They purchased an old man-of-war, one of those "Leviathans," taken during the last war with the Dutch, and after cutting away all her superfluous timbers, converted her into a very useful floating dock for the repair of vessels.' On May 12, 1818, the John & Philip Laing partnership ended. I read that 3 of his sons worked at the Deptford yard. 19, 1860 (Queen Victoria being its first ship) & later filled in to make way for a fitting out quay (the dock gates apparently can be still seen to-day) and also (likely through 1818) a dry dock known as 'Cornhill' on the north bank of the river next to the Robert Thompson yard. 1890), 2 (DDG Kosmos), 3 (Miramar, link, you now must be registered to access). She lay in a somewhat awkward position for several days, but was eventually floated, without, as we understand, having suffered any damage. On May 15, 1903, the vessel was en route from Colombo, Ceylon, ex Calcutta, India, to Natal & Cape Town, Charles Hedley in command, with 475 Indian men, women & children aboard, 9 (have also read 10) passengers, & a cargo of jute & rice.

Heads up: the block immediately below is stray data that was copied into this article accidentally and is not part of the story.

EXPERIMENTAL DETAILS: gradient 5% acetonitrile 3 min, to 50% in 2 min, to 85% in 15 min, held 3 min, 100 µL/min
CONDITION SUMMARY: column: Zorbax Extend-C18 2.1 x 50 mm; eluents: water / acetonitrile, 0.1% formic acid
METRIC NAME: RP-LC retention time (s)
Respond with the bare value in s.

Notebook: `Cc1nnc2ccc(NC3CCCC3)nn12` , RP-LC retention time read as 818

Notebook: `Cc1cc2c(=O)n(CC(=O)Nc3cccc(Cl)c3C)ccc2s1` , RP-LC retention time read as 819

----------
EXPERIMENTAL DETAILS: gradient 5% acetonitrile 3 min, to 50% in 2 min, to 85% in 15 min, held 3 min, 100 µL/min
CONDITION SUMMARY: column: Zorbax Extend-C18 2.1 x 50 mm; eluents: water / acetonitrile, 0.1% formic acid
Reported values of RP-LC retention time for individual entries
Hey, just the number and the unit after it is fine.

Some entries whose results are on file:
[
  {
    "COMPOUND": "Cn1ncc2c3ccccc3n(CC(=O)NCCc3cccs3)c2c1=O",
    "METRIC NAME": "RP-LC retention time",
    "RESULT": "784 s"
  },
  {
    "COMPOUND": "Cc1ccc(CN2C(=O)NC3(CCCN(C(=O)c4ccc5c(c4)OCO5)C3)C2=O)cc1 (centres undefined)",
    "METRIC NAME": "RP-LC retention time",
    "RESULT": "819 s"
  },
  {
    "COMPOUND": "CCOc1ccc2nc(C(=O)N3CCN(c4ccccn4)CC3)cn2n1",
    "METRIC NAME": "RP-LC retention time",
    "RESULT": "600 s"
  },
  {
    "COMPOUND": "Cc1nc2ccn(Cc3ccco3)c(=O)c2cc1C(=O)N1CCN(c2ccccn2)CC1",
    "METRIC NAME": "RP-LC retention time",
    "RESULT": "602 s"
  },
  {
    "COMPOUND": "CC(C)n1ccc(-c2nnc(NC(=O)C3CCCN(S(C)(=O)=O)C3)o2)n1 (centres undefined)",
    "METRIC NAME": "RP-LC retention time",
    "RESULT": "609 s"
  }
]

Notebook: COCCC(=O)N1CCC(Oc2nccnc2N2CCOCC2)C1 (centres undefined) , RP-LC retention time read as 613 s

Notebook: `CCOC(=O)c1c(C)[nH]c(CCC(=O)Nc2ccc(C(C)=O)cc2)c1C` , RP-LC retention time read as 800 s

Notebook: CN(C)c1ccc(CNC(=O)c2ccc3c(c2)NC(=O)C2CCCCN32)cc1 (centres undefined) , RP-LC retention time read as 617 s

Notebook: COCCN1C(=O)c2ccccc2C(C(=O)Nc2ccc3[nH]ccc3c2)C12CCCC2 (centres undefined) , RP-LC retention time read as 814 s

John, then 64 years of age, left the partnership & set up a shipbuilding business (1818/c1830) at Southwick with his son James. James, it would seem, was the offspring of a second marriage for Philip? James was Chairman of the River Wear Commission for 32 years & a Director of the Suez Canal Company. 'Cornhill' dry dock continued to exist long after 1818 & is visible in an 1898 Ordnance Survey Map of Southwick Urban District. A most interesting postcard image was provided to the webmaster in Aug. Which image you can see in black & white here and in its original sepia here. Built for 'Hamburg-Calcutta-Linie', of Hamburg, Germany, (A. The vessel must have been later transferred or sold to 'Hamburg Pacific Dampfschiff Linie' (also A. Bad weather was encountered - & the vessel approached the 'One and a Half Degree Channel' thru the Maldives islands late & at night. on May 15, 1903, the ship, 76 miles off her course due to ocean currents, ran aground at Suvadiva Atoll, Maldive Islands. Marr (known as Jimmy), who was in fact the Managing Director of 'Laing's'. Hopefully soon the entire work may grace these pages. Per 1 [Bullard King, Umkuzi (1)], 2 (related ephemera), 3 (Boer War, 70% down, no date), 4 (Miramar, link, you now must be registered to access). Per 1 [Bullard King, Umona (1)], 2 (Natal Line of Steamers, ex 3, Whitakers 1894, a 'Google' book), 4 (image), 5 (final voyage, Chapter 12, commencing at page #67), 6 (Miramar, link, you now must be registered to access). It now does, on site page - 160 - & it is interesting reading indeed. 15, 1901, at his residence at Etal Manor, Northumberland, after an illness of a fortnight), & the yard incurred major losses in part due to either or probably both of i) the 1907 conversion contract re HMS Cyclops - that seemed to be a puzzle, but the page that caused me to say that is no longer available, or ii) the building of three 'Lloyd Sabaudo' ships (Re D'Italia, Regina D'Italia & Principe di Piemonte) at a loss. A census in 1901 indicates that Bryan Laing, aged 25, an 'iron shipbuilder', was then living at Ford Hall along with his wife Eleanor, 4 domestic servants & a coachman. 85.8 metres long perpendicular to perpendicular, speed of 10 knots, signal letters LRMV. 85.8 metres long perpendicular to perpendicular, 281.5 ft. The anecdote puts the early shipbuilder history into some perspective, I truly think. It comes however from the 1929 edition of 'Port of Sunderland', published by the River Wear Commissioners. There are a number of WWW references to the ship being at Madras & Calcutta in those years & a reference to its bringing 125 personnel from Ceylon (now Sri Lanka) to South Africa to serve in the Boer War. there really is no meaningful WWW data re the vessel. Engaged on the Cape Town, Durban (Natal), Colombo & Calcutta service. Castriotti (or Castrioti), of Piraeus, Greece, & (3 says 1905) renamed Chariclia. I was interested to read (page #585, here, from that 1852 volume not now available for download) that John & Philip Laing 'were the first to introduce the novelty of a floating dock on our river. I read also that James Laing was the very first Sunderland shipbuilder to build in iron. The image appears here thanks to Tony Frost, who advises me that 'Laings' had in their history two dry docks, one of which (visible in the image) was opened on Jul. 4, 1890, it would appear - owing to an accident, the vessel was suddenly stopped in her course before getting clear of the 'ways'. 6, 1902, Captain Grimm in command, the vessel was wrecked at Punta Guionos, Costa Rica, while en route from Puget Sound, Washington, U. I read however that the vessel was generally on charter to the Natal Emigration Department to carry Indian labourers, at 6 a head, to work in the sugar plantations of Natal & Transvaal. The vessel was sold, in 1898, to 'Paul & Shellshear', also of London. In 1907, it was again sold to 'Domestini, Oeconomou & Co.', also of Piraeus, & in 1912 renamed Leonidas. Anyway, so the story goes:- Philip and John Laing were not very wealthy. Bryan (1875/1941) was one of the many children of Sir James Laing (1823/1901), by his second marriage. Built for 'Bullard King & Company, Limited' (Natal Direct Line), of London. Engaged on the London to Durban, South Africa, service (& surely beyond, to Delagoa Bay, now Maputo Bay, & Beira in Mozambique). Built for 'Bullard King & Company, Limited' (Natal Direct Line), of London. 2012 - re the sale of a 1/64 share of the vessel, at an unstated date in Feb.